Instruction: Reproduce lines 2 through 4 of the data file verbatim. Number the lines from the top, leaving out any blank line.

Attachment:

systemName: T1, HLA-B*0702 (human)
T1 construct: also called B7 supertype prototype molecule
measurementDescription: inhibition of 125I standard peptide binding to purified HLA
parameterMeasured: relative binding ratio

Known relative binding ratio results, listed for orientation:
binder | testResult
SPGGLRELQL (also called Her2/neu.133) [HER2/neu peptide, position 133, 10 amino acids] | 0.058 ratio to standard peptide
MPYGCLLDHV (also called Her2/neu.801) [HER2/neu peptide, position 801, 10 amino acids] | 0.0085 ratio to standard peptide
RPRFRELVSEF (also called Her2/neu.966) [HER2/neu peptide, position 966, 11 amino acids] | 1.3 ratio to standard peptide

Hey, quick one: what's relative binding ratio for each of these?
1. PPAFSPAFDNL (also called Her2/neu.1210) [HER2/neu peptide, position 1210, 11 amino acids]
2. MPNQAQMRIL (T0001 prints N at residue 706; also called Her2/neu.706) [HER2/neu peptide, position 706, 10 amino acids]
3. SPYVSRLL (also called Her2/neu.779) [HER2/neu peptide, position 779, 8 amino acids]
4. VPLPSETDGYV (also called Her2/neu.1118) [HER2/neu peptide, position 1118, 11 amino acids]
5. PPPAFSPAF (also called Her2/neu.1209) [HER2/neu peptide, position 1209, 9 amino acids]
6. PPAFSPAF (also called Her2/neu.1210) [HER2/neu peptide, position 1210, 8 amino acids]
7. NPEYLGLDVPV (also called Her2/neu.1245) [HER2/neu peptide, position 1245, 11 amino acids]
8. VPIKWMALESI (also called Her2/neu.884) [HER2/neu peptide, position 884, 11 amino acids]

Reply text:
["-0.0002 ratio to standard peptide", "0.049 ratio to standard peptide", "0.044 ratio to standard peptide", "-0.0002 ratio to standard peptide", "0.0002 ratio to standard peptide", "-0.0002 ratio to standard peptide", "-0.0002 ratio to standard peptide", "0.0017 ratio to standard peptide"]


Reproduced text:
T1 construct: also called B7 supertype prototype molecule
measurementDescription: inhibition of 125I standard peptide binding to purified HLA
parameterMeasured: relative binding ratio